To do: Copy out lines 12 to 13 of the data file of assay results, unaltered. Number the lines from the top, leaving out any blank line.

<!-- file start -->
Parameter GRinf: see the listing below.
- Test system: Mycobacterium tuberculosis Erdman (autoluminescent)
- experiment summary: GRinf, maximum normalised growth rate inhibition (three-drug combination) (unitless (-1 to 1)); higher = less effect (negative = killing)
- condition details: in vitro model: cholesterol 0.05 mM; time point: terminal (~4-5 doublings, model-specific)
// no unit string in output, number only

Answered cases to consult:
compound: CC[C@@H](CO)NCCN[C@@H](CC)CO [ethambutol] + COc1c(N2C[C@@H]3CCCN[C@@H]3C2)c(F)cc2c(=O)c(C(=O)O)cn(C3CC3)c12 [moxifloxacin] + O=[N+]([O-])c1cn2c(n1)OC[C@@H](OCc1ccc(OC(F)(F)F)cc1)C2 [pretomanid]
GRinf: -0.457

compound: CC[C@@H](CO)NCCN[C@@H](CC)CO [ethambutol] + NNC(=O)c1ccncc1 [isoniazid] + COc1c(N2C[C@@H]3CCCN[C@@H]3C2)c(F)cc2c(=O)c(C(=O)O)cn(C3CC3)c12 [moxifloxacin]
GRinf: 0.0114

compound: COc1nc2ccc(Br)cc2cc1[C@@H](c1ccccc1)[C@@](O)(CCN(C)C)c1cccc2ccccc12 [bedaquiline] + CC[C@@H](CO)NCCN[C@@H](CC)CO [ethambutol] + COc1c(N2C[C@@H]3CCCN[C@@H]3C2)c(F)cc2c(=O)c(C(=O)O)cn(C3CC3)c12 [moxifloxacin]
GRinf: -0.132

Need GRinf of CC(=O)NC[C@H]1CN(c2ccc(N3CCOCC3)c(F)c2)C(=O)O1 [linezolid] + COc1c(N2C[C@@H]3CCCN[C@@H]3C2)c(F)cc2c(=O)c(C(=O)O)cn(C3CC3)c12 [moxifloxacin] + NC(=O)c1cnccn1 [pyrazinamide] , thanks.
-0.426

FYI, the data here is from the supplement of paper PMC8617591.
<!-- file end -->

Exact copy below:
GRinf: -0.132

Need GRinf of CC(=O)NC[C@H]1CN(c2ccc(N3CCOCC3)c(F)c2)C(=O)O1 [linezolid] + COc1c(N2C[C@@H]3CCCN[C@@H]3C2)c(F)cc2c(=O)c(C(=O)O)cn(C3CC3)c12 [moxifloxacin] + NC(=O)c1cnccn1 [pyrazinamide] , thanks.